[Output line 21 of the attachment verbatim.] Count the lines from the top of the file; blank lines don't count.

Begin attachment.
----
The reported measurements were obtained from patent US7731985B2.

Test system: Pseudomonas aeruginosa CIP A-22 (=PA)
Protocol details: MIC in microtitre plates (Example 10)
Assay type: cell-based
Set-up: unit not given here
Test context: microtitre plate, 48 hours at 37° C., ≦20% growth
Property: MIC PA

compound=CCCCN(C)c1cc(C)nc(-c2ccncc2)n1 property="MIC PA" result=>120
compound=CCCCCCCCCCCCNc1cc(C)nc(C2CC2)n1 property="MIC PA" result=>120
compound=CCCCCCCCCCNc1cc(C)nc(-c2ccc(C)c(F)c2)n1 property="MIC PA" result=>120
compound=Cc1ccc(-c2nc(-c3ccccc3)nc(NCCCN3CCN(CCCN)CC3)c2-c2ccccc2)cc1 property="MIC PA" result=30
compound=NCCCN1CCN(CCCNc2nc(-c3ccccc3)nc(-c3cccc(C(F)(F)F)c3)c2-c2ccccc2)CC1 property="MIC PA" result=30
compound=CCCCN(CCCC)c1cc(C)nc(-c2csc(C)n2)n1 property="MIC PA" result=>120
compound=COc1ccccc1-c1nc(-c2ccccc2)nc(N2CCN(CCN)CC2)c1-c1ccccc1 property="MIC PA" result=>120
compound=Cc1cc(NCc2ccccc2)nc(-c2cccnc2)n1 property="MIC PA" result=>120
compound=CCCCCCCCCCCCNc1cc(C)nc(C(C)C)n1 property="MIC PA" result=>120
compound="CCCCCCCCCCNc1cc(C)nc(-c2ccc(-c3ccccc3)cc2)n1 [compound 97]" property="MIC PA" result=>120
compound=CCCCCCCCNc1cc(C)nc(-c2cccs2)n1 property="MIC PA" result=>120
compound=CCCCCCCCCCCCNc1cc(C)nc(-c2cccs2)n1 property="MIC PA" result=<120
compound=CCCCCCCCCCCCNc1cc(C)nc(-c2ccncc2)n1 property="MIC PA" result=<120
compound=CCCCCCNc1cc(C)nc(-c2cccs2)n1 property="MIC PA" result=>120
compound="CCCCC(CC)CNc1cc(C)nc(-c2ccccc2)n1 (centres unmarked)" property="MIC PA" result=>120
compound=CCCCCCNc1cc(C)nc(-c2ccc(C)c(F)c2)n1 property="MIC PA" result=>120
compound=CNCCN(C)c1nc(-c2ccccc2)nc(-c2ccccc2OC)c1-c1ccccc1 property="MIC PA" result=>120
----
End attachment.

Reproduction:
compound=CCCCCCNc1cc(C)nc(-c2cccs2)n1 property="MIC PA" result=>120